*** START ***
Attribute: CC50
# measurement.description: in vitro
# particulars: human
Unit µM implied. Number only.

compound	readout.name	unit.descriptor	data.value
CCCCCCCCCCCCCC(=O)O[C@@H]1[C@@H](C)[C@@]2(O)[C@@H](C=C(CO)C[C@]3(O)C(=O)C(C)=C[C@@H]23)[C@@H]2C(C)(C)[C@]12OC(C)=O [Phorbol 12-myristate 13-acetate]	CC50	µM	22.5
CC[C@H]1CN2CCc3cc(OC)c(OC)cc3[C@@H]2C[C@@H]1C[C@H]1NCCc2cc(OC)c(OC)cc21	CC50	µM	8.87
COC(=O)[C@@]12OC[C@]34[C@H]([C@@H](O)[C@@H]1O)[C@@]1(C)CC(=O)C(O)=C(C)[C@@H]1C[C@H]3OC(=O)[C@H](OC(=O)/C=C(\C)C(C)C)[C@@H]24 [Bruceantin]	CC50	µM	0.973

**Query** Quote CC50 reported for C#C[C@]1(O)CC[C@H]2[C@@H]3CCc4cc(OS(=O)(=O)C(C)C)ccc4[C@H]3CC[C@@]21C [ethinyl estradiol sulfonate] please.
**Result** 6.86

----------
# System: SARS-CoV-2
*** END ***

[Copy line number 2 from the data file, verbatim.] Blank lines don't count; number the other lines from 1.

# measurement.description: in vitro